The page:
Flash
Applications

These
applets
accompany the textbook, Discrete Mathematics: Mathematical
Reasoning and Proof with Puzzles, Patterns and Games, by Doug Ensley and Winston Crawley, published by
John Wiley
and Sons. The development of some material on this site was funded
by NSF DUE0230755.
All
of the material linked from this page requires the Flash
player, a free plugin from Adobe
that is available for many operating systems and browsers. 

Instructors interested in customizing
some of these applets without doing any Flash program should download this tutorial. Instructors
interested in designing their own applets using Flash should check out
the MathDL Flash Forum (www.mathflashforum.org).

The
resources below are referenced to the items in the textbook to which
the activity is related.
Chapter
1. Puzzles, Patterns, and Mathematical Thinking
Section
1.1. First examples
Josephus
problem (Example 2, Exercise 3)
Draw this! (Example
3, Exercise 11)
Grid game (Practice
Problem 5, Exercise 12)
Section
1.2. Number puzzles and sequences
Sequence self test (Example 5, Exercises 4 and 7)
Graphical sequence self
test (Example 5, Exercises 4 and 7)
Recursive sequences (Example 5, Exercises 8 and 9)
Notation for sums (Example 11, Exercises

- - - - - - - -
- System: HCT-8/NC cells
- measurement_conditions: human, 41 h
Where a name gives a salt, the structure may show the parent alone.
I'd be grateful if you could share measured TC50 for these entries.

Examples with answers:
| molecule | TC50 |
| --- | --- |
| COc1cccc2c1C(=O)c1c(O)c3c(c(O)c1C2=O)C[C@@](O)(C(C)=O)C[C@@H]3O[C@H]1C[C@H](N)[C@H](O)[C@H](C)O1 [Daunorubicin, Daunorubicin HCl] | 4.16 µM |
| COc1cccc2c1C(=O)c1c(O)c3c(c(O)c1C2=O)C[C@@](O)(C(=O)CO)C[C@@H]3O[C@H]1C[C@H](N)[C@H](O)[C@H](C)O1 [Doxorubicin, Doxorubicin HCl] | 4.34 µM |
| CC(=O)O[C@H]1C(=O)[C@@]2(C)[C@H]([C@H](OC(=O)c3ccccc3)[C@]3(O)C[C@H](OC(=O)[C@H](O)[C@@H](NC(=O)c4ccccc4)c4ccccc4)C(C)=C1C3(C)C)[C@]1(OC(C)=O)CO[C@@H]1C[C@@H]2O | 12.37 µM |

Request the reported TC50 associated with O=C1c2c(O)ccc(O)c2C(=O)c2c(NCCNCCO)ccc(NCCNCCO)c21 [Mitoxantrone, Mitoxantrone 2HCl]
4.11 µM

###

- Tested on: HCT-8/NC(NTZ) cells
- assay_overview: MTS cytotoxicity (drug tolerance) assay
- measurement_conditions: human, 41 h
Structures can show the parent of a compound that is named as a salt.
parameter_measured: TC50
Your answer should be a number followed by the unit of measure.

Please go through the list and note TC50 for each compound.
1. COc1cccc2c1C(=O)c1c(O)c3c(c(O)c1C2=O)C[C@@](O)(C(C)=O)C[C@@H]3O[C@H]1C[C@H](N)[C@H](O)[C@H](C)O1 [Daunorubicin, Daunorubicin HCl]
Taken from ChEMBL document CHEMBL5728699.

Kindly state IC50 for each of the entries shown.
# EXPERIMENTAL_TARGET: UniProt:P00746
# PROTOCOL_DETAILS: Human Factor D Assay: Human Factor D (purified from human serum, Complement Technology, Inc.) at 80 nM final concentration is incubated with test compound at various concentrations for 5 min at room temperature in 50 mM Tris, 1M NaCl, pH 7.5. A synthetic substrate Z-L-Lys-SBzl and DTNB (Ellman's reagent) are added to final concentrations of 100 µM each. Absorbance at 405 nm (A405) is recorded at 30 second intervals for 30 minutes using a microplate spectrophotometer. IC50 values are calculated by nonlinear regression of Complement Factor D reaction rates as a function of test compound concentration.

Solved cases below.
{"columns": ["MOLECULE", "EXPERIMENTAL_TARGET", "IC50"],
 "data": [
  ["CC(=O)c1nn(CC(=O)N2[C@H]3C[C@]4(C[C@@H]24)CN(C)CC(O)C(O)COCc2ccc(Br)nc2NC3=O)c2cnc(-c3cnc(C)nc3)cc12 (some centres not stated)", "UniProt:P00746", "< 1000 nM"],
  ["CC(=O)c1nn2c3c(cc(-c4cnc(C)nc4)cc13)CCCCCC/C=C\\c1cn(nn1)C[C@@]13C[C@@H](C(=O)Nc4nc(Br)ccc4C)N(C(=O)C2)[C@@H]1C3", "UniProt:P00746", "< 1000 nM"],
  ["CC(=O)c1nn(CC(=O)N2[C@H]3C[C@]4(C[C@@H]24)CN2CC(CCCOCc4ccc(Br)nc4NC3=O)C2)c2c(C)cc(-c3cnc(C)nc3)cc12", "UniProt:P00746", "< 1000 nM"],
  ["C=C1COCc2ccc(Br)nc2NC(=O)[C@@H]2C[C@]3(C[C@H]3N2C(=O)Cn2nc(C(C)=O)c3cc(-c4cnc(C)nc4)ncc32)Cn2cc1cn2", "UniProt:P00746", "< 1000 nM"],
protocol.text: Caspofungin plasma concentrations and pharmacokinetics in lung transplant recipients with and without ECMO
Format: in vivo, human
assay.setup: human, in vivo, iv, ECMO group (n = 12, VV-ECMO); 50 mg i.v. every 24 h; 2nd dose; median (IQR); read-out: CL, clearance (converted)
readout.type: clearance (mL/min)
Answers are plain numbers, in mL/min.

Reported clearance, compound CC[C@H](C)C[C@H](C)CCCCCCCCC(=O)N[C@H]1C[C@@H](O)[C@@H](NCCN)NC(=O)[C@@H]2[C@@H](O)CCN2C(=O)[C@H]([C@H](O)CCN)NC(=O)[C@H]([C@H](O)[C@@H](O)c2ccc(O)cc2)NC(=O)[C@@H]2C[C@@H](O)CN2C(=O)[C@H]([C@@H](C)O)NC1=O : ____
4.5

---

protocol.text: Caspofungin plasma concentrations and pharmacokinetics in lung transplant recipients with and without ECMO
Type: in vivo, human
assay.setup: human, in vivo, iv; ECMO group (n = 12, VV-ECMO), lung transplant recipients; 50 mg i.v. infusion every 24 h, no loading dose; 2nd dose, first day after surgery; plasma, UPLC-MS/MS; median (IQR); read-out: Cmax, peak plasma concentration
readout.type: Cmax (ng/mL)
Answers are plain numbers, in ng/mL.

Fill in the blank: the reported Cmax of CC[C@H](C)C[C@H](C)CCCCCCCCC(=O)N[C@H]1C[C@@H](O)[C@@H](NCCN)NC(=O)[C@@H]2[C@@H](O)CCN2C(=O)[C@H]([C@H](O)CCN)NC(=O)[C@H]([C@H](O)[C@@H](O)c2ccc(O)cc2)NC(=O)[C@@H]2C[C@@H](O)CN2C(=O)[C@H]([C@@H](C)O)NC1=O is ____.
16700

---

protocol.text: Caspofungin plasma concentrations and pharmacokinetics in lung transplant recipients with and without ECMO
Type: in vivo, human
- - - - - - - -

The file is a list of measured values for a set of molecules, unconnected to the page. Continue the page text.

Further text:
19 and 20)
Josephus
problem
again (Example 12, Exercise
25)
Section
1.3. Truthtellers, liars and propositional logic
Truth tables (Practice Problems 4 and 8; Exercises 11, 12, 1622)
Logically equivalent
statements (Practice Problems 4 and 8; Exercises
11, 12, 1622)
Section
1.4. Predicates
Predicates and domains (Practice Problem 1; Exercises 3 and 4)
Negation of predicates (Example
3; Practice Problem 2; Exercise 5)
Quantified statements (Practice Problems 2, 3 and 4; Exercises 6 and 7)
Section
1.5. Implications
More truth
tables (Exercises 4 and 5)
And even more truth tables and
even some with
subexpressions
Applications
of truth tables (Exercises 2 and 7)
Negation of predicates
with implications (Exercises 10 and 11)
Chapter
2. A Primer of Mathematical Writing
Section
2.1. Mathematical writing
Counterexamples (Practice Problem 4, Exercises 2 and 3)
Fill in the blanks (Exercise 5)
ProofReader (Tracing proofs, Example 6, Exercise 6)
Scrambled proofs (Exercises
4, 5, and 11)
Section
2.2. Proofs about numbers
Counterexamples (Exercise 4)
ProofReader (Practice
Problem 4, Exercises 5, 7, 14, and 23)
Scrambled proofs (Practice Problem 1, Exercises 7, 14, and 23)
Section
2.3. Mathematical induction
Proving closed forms for recursive
sequences. (Practice Problems 1 and 5, Exercises 3
and 4)
Proving closed formulas for sums.
(Practice Problems 2 and
4, Exercises 8 and 9)
Scrambled induction proofs (More practice reading proofs)
Section
2.4. More on induction
Divisibility proofs (Example 6, Exercises 3, 4, 5)
Fill in the blanks (Example 6, Exercises 3, 4, 5)
Section
2.5. Proof by contradiction and the Pigeonhole Principle
Scrambled proofs (Example 1, Exercises 4 and 7)
Fill in the blanks (Exercises 1 and 2)
Pigeonhole principle in action (Example 7, Practice Problem 4, Exercises 32, 33, and 34)
Section
2.6. Representations of Numbers
Flash
Magic Trick (External
Link)
Converting
Between Bases (Examples 710, Exercises 18)
Hexadecimal Colors (Exercise 19)
Chapter
3. Sets and Boolean Algebra
Section
3.1. Set definitions and operations
Set notation (Practice
Problem 3, Exercises 4 and 11)
Set operations (Practice
Problem 4, Exercise 1)
Counterexamples (Practice
Problem 7, Exercises 13, 17, and 32)
Twoset Venn diagrams (Warmup)